causes showmen tp wonder what the
secret is.
Con. T. Kennedy, manager of the
Parker show No. 1, who was in Chi-
cago this week, stated that his at-
traction had had the best season in
its history, and that the Fourth of
July business at Sterling, Ill., last
Monday was the greatest business
ever done by that show on Inde-
pendence Day.
The Parker No. 1 had a Fourth at
Bloomington, Ill., on Saturday and
from 7 o'clock in the morning until
the police forced them to close down
at midnight the crowds thronged the
grounds in spite of the rain, and when
Monday's business at Sterling was
still better Kennedy concluded that
his show was "in luck" this season.
The show opened at Oklahoma
City in April and has been doing big
right along. The jumps have been
large many times and there is a pos-
sibility that this is the key to the
prosperity for Kennedy selects the
towns very carefully.
Next week the Parker No. 1 goes
to Dubuque, Iowa, and later it plays
La Salle, Ill., Quincy, Ill., and at
Boonville, Mo., the first week in
August.
Town Looked Good.
JASONVILLE, Ind., July 5.-The
Cosmopolitan shows arrived here on
good time Sunday afternoon, and
as all the mines are working, a good
week's business is expected.
-LUDLOW.
Lugar in Bankruptcy.
CINCINNATI, Ohio, July 6.-Jo-
seph A. Lugar, a showman of Eaton,
Ohio, filed a voluntary petition in bank-
ruptcy in the District court. He owes
circus performers and other employes
$447.55. His total indebtedness is
given at $4,574.15. His assets, consist-
ing mainly of horses and mules, are
given at $3,000. Risinger & Risinger
were the attorneys for the petitioner.
H. W. Curry, of Eaton, was appointed
temporary receiver and his bond fixed
at $7,000. The property is at present
in charge of a constable of Milford,
Ohio, on attachment proceedings.-
RUNEY.
More Concessions.
JASONVILLE, Ind., July 8.-Sev
eral new attractions joined the Great
Cosmopolitan shows here this week.
-LUDLOW.
HIGH DIVER FALLS
AND BREAKS HIS LEG,
BLOOMINGTON, Ill., July 4.-
Straul, the high diver with the Parker
shows, who makes a jump of 110 feet
off of a fire truck, broke his leg here
yesterday. He is now in the hospital,
but is expected to be able to rejoin
the organization shortly. Some tine
ago he broke his arm and did not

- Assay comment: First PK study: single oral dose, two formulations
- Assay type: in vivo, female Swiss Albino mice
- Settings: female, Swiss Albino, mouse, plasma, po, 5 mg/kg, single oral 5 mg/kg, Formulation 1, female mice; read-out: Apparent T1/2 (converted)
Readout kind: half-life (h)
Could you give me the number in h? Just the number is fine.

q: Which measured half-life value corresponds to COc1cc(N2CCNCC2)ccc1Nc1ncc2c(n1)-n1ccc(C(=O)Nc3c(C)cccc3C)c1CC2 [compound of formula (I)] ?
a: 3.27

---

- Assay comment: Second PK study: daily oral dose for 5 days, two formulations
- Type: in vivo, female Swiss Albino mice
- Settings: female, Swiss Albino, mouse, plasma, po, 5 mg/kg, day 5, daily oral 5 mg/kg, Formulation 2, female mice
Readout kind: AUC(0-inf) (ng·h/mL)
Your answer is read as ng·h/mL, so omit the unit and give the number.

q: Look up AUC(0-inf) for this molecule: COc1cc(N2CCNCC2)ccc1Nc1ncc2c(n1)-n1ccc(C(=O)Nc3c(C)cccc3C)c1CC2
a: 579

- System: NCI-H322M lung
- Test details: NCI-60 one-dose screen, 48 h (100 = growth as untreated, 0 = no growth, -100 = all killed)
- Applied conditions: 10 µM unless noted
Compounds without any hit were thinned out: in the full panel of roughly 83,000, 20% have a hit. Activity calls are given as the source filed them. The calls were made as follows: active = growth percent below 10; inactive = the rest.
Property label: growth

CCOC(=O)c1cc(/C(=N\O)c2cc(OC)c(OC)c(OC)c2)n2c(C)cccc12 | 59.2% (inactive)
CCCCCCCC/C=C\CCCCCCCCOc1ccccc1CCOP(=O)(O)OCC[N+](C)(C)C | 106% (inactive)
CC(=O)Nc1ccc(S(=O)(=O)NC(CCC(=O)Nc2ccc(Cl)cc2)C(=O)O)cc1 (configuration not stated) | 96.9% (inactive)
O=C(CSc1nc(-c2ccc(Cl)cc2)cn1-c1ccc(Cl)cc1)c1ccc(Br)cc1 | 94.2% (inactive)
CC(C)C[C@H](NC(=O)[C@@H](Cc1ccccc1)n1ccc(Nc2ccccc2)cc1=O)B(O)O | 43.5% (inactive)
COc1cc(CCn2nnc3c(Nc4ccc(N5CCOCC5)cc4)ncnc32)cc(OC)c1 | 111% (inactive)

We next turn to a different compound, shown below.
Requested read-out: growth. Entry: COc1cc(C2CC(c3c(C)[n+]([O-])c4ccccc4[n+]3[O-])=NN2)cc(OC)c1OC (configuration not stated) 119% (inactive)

lose a single performance in conse-
quence.
CARNIVAL COMPANIES.
Parker No. 1.-Dubuque, Iowa,
July 12-17; La Salle, Ill., 19-24;
Quincy, 26-31; Boonville, Mo., Au-
gust 2-7.
Al G. Barnes Animal Circus.-
Lethbridge, Alb. Can., July 12-17;
Brandon, 19-24; Regina, 26-31.
Cosmopolitan Shows.- Robinson,
Ill., July 12-17.
Frank & Wrights.-Childress, Tex.,
July 12-17.
Herbert A. Kline Shows.-Winni.
peg, Man., July 12-17.
Maryland Amusement Co.-Prince-
ton, W. Va., July 12-17.
New England Carnival Co.-Nash-
ua, N. H., July 12-17.
C. W. Parker Shows.-Lethbridge,
Alb. Can., July 12-17.
Great Patterson Shows.-Washing-
ton, Iowa, July 12-17.
St. Louis Amusement Co.-Abing-
don, Va., July 12-17.
Sunflower Amusement Co.-Wichi-
ta, Kan., July 12-17.
BRIEF NEWS NOTES GATHERED IN CHICAGO
The Four Woods are at Kokomo,
Ind., this week, with Logansport to
follow. They are playing "Country
Cousins," and the act is said to be
a hit. W. J. Woods and Wayne Nunn
have charge of the act. ,
Archie Schatz left for the East
Wednesday and will open at Keith's
for two weeks, beginning July 19.
Van Hoven, the "Mad Musician,"
is proving one of the surprises of the
Majestic bill this week. The act is
going splendidly and led to his being
booked for next season on the Orphe-
um time.
Louise Dressler, who is at the Ma-
jestic this week, is singing "Take Me
Back to Babyland," "Something That
the Cat Brought In," and the inimit-
alle "Queenie Was There with Her
Hair in a Braid,' which was one of
the song hits of "The Girls of Got-
tenberg."
E. A. Warren, star and manager of
"Nobody's Claim" in its palmy days,